Readers like you keep news free for everyone.

More than 5,000 readers have already pitched in to keep free access to The Journal.

For the price of one cup of coffee each week you can help keep paywalls away.

Support us today
Not now
Friday 24 March 2023 Dublin: 8°C
# alex maskey
Sinn Féin politician defends describing Northern Ireland as a 'putrid little statelet'
Alex Maskey has defended his comments, and condemned the ‘faux outrage’ they sparked from unionists.

Policing Board meeting PA Archive / PA Images Alex Maskey PA Archive / PA Images / PA Images

A SINN FÉIN member of the Northern Assembly is coming under fire for describing Northern Ireland as a ‘putrid little statelet’.

Maskey, a representative for west Belfast, made the initial comment via Twitter in response to an unrelated tweet from SDLP leader Colum Eastwood.

“Unfortunately it took more than the CRA (Civil Rights Association) to secure rights in the putrid little statelet NI,” he said.

The tweet has been excoriated by unionists who suggest it can only be interpreted as legitimising the IRA’s campaign of violence during The Troubles with regard to civil rights abuses in the North.

Last night, DUP MP at Westminster Emma Little Pengelly said that Maskey’s words exemplify “a continued attitude of disrespect within Sinn Fein”, and said unionists are “entitled to know whether such comments are representative of Mary Lou McDonald’s view when she talks about ‘unionist brothers and sisters’”.

Maskey’s tweet is a further headache for the Irish and British governments as they attempt to coax both sides of the Assembly into reforming a functioning executive in Northern Ireland.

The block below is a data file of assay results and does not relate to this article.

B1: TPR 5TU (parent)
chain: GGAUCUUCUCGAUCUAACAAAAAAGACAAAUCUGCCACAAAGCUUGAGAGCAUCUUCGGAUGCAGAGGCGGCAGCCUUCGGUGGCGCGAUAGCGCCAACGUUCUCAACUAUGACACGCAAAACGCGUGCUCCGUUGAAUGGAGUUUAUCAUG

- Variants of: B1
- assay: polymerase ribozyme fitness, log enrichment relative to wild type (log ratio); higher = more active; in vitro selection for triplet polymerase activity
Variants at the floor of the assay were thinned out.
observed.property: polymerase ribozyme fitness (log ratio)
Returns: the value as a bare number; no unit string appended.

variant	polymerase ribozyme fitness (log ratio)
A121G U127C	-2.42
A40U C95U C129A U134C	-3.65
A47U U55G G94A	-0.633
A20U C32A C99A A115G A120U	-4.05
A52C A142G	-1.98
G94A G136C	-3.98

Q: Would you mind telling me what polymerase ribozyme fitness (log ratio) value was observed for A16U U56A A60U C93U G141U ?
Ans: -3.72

The Assembly has been dissolved, leaving the North with no functioning government, since January of 2017.

Defending his tweet, Maskey said that “the northern state was a unionist-dominated apartheid state, founded on religious and civil discrimination and which denied citizens fundamental rights such as the right to vote” and condemned the “faux outrage” expressed by unionists at his comments.

“Peaceful civil rights demonstrators were beaten off the streets in an effort to crush the demands for civil and human rights, special powers were used to suppress protest, and the state forces played an active role in sectarian pogroms of the 1920s, 1930s and 1960s,” he said.

The Unionist party presided over all of that.

Read: ‘The closure of our post office would mean the death of our village’

Read: GSOC launches legal bid to get transcripts related to Tony Golden killer

Your Voice
Readers Comments
This is YOUR comments community. Stay civil, stay constructive, stay on topic. Please familiarise yourself with our comments policy here before taking part.
Leave a Comment

    Leave a commentcancel